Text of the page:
Hungary and Poland stand up for their national interests – Polish foreign minister visits Budapest

The “pro-migration bureaucrats” in Brussels are pursuing a campaign of revenge against Hungary and Poland, but the two countries “can rely on each other”, Foreign Minister Peter Szijjarto said after talks with his Polish counterpart on Wednesday.

Hungary and Poland stand up for their national interests and take a fair and honest position in international debates, Szijjarto told a joint press conference with Jacek Czaputowicz. Both countries also believe that Europe’s Christian heritage must be protected, he added.

“The bureaucrats in Brussels have launched a campaign of revenge” against Hungary and Poland but the two countries “will not give in”, he said. Both countries want a strong Europe, which can only be built on strong member states, he added.

The attacks by Brussels lack an authentic reason, they are only based on political motivation because Hungary and Poland do not want to become a country of immigrants and go against Brussels’ migrant policies, he said.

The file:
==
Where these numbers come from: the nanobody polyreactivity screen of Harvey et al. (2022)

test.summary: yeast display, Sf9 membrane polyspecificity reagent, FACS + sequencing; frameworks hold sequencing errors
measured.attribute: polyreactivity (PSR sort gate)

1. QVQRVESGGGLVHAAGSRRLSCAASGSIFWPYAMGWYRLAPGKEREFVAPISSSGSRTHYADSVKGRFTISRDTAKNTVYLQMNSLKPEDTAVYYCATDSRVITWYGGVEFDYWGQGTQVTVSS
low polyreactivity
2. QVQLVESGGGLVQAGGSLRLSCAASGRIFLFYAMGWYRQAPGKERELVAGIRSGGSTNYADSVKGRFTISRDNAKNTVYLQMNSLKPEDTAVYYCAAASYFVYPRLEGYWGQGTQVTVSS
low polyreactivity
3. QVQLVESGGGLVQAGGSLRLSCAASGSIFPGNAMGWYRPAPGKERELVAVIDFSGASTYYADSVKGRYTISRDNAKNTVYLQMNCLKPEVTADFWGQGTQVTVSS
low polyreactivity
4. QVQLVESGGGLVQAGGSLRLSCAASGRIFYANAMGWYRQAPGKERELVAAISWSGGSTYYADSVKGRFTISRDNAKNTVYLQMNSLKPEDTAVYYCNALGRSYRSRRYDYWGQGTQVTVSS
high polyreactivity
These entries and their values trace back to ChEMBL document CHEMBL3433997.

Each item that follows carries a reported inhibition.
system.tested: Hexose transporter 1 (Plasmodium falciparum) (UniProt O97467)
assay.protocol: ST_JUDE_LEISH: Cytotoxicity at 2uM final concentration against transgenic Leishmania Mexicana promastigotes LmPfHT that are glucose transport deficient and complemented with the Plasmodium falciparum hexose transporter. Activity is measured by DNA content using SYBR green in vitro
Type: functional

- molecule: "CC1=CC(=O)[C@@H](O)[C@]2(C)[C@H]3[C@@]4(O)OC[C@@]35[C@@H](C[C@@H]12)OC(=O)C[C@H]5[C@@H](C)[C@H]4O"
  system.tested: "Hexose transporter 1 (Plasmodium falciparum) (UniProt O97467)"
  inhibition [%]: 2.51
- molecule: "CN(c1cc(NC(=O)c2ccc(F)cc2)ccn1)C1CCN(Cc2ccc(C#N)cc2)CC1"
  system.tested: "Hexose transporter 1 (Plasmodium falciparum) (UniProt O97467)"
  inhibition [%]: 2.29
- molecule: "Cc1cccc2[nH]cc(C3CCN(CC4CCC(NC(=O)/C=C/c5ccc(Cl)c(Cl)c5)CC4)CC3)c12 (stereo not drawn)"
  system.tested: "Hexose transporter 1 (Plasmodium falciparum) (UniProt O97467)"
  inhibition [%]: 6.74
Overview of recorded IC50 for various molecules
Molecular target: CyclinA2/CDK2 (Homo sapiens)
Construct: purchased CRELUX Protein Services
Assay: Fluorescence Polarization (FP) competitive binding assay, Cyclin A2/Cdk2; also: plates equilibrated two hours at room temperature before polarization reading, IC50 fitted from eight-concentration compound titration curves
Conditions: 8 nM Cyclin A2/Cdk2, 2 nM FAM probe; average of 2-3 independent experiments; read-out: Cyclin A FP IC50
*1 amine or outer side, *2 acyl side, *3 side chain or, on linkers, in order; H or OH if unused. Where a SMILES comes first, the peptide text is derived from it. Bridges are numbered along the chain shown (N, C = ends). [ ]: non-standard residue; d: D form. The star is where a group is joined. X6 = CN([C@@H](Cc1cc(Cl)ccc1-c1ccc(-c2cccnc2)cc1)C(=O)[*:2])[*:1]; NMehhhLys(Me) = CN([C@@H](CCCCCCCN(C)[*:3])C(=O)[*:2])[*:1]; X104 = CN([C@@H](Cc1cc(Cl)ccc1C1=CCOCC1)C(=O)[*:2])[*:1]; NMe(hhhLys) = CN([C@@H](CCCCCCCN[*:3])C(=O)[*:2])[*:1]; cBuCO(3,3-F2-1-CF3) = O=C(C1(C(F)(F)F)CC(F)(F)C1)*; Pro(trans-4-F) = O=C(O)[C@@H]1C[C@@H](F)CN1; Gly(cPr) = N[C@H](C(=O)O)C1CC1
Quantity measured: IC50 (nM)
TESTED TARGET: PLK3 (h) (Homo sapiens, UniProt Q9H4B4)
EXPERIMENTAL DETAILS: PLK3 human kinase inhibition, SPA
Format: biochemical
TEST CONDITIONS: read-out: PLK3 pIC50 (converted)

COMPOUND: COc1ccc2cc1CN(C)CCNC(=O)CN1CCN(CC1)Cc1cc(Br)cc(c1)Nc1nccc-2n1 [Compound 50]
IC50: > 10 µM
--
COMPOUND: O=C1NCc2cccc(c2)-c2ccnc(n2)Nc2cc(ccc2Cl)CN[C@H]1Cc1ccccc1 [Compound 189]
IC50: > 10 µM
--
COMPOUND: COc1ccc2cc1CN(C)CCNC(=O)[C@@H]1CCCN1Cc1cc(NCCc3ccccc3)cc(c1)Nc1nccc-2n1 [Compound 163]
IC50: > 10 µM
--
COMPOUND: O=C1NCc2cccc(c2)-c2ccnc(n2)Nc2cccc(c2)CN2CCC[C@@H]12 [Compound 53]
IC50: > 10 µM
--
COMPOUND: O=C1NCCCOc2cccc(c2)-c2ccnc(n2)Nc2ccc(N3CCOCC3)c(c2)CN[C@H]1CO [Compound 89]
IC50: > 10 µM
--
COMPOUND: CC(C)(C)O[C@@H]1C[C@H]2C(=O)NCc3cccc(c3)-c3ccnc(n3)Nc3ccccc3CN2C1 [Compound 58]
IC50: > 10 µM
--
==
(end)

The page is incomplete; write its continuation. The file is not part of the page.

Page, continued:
Hungary and Poland were the first countries in Europe that made it clear that they would not vote for the United Nations global migration compact and now they are joining forces to fight off all attempts to “push the compact down countries’ throats” bit by bit, he said.

He added that they were in agreement about border protection issues and both believed that it was a task of the state.

Hungary and Poland believe that help needs to be taken to where the trouble is, which is why an orphanage is being built with the support of the two countries’ governments in Homs, Syria, he said.

Hungarian and Polish soldiers are fighting side by side and they are involved in a UN mission in Lebanon to secure the country’s stability, Szijjártó said. Some 50 Hungarian soldiers will be serving there, he added.

Szijjártó noted that Poland is Hungary’s fifth most important trading partner, with bilateral trade reaching 10 billion euros last year. A joint plan is to build a fast railway link between Budapest and Warsaw, he said. Hungary will be opening a consulate in Wroclaw in March, he added.

The Polish foreign minister said the EU was going through an important period, with a European parliamentary election coming up, new institutions to be set up and new budgetary frameworks to be developed. “So it is important to strengthen cooperation” between Hungary and Poland, he added.

In response to a question, Szijjártó reacted to press reports about the cancellation of a meeting by Winfried Kretschmann, minister president of the state of Baden-Wuerttemberg. He said Baden-Wuerttemberg was an important trading partner and added that he would hold talks in Stuttgart about economic issues, also meeting Mercedes management. He said the minister-president of Baden-Wuerttemberg was “an extremely biased, pro-migration green politician” and “it is not a problem” that the meeting would not take place.